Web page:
In Medieval times the predecessor to this 17th-century tower guarded the western entrance to Bern. The Käfigturm took over that defensive role from the Zytglogge, which after Bern’s first westward expansion was deep in the middle of the city.
Over time the city expanded further westwards, and the Käfigturm became a second line of defence and then a watch and signal tower.
But after the fire in 1405 the city’s prison was switched from the Zytglogge to this spot at the end of Martgasse.
The original Käfigturm was built in 1256, and the Baroque building you see now is from the early-1640s, while the clock face interrupting the tower’s row of corbels dates to 1690-91.
It’s remarkable to think that prisoners were kept here until as late as 1897, and graffiti on the old dungeon doors attest to their stays.
Since 1999 the Käfigturm has housed the Polit-Forum Bern, hosting panel discussions and debates on political topics. Right in front is the 16th-century Anna-Seiler-Brunnen symbolising temperance.
20. Museum of Communication
Initially dedicated to the Swiss Federal Post Office, this museum opened as long ago as 1907, and in the 1990s broadened its theme from postage and stamps to communication.
On three levels, and using state-of-the-art technology and interactivity, this attraction tackles the history and development of communication, from a human rather than technological standpoint.
A new, award-winning redesign has filled the museum with massive video screens, lots of interactive stations, all kinds of curios as well as real, human communicators.
These all help raise fundamental questions like, “Why and with whom do we communicate?” and “What do we need to understand each other?”.
All kinds of engaging activities await, whether you’re hacking your friend’s computer, singing along to film karaoke, interviewing a virtual person and designing and printing your own stamps.
Between 1903 and 1905, while he was working at the Swiss Patent Office, Albert Einstein rented a second-floor apartment at Kramgasse 49.
The entire building has been turned into a museum to commemorate the groundbreaking physicist’s time in Bern in the first decade of the 20th century.
The second floor has been furnished in the same style as when Einstein and his first wife Mileva Marić and son Hans lived here.
The museum is imbued with extra significance as Einstein wrote his Annus Mirabilis papers here, introducing his theory of special relativity, and laying the groundwork for modern physics.
The exhibition on the third floor of the Einsteinhaus details Einstein’s biography and life’s work.
A few steps east of the Zytglogge on Kramgasse you’ll come to another of Bern’s famed 16th-century fountains.
This pays tribute to Bern’s 12th-century founder, Berthold V, Duke of Zähringen, and the statue atop depicts a bear in full armour, referring to the legend in which the duke shot a bear on the Aare peninsula when he was searching for a site for the city.
The bear holds a banner and shield with a lion, the Zähringen emblem, and between the bear’s legs is a cub eating a bunch of grapes.
The fountain has been here since 1535 and owes its current appearance to a renovation in the 1880s when the basin was replaced and the statue was repainted.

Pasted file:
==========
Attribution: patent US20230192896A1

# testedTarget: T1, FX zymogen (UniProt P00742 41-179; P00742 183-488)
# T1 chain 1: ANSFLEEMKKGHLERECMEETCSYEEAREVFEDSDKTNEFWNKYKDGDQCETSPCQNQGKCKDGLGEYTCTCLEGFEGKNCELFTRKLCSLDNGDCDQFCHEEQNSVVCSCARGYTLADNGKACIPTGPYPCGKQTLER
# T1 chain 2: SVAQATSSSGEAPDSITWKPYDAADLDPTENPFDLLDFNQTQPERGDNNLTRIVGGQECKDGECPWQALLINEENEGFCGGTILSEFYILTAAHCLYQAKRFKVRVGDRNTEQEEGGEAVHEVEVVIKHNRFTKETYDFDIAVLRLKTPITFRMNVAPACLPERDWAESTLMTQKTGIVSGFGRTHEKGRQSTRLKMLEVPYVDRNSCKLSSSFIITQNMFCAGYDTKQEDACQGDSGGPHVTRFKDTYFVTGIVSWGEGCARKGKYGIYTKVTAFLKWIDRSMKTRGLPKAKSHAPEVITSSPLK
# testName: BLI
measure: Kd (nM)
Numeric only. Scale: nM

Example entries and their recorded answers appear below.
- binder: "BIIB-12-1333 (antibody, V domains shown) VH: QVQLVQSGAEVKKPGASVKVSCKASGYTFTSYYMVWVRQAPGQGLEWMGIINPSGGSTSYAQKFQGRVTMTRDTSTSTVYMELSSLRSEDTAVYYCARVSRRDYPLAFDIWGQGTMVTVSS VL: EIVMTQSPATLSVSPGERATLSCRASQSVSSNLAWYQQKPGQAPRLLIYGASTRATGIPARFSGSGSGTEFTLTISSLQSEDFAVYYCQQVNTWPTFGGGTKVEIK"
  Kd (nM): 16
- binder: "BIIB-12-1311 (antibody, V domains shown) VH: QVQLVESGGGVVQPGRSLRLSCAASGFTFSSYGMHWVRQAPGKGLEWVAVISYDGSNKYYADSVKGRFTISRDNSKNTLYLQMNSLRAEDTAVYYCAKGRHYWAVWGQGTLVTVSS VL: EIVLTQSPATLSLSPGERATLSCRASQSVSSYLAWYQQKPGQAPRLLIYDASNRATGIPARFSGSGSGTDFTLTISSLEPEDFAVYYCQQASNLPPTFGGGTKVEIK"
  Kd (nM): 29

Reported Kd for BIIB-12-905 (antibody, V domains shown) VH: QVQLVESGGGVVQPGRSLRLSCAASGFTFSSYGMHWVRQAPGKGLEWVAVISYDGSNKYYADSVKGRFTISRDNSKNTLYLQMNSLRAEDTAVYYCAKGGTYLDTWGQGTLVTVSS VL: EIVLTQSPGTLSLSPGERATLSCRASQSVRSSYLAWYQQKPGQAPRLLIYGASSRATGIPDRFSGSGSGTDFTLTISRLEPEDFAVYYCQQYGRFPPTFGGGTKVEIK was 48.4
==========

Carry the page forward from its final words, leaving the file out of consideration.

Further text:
Unlike the ten other Renaissance fountains in the Old City, this earlier work was produced by one Hans Hiltbrand, and not Hans Gieng, active in Bern in the 1540s.
As with the other fountains, the basin’s drinking water is supplied by the utilities company, Energie Wasser Bern and is regularly checked for its quality.
23. Bern Botanical Garden
The University of Bern’s Botanical Garden has a history going back to 1789 when it was planted in the Marzili quarter.
Over the next 70 years the garden bounced around the city, before settling at its current location on the sunny right bank of the Aare by the Lorrainebrücke in 1859.
More than 6,000 plant species, many of which are medicinal, are packed into two hectares and six glasshouses.
The Palm House for instance grows tropical rainforest species and crops from this climate zone, like sugar cane, coffee, banana and pineapple, while there’s a house for desert and arid species and another for ferns and cycads from tropical mountain forests.
A real highlight is the Alpinum, a rock garden navigated by a trail, along which you’ll come across 1,500 mountainous plants from locations as diverse as the Alps, Himalayas, Rocky Mountains and the Caucasus.
24. Church of the Holy Ghost
A reference point on Bahnhofplatz on the west side of the Old City, this Baroque church was built in the 1720s from local sandstone, on the site of a demolished Medieval church first mentioned in the 13th century.
With a rectangular footprint, the Church of the Holy Ghost is surprisingly large, and is held as one of Switzerland’s most magnificent Reformed Baroque churches.
From the square you can admire the slender windows, the graceful spire, the two-storey Corinthian pilasters, the segmented gables at each end and the various urns and obelisks decorating the pediments and the balustrades down the sides.
Inside you can gaze up at the beautiful Rococo stucco ceiling, held up by 14 powerful Corinthian columns.
This is the finest example of Rococo decor in Bern and was executed by German plasterer and sculptor Joseph Anton Feuchtmayer (1696-1770).
The BarockZentrum Heiliggeistkirche organises a programme of Early Music concerts in the church throughout the year.
If you’re coming to Bern it’s always a good idea to find out what’s on at this exhibition hall, staging contemporary art shows.
On Helvetiaplatz, Kunsthalle opened in 1918 and holds around six solo, group and thematic exhibitions each year.
This includes the annual Cantonale Berne Jura, at the turn of the year, when you can view the best work by up-and-coming artists from the region.
The lineup of artists to have featured in exhibitions at the Kunsthalle is impressive, counting Henry Moore, Paul Giacometti, Paul Klee, Jasper Johns, Christo and Daniel Buren.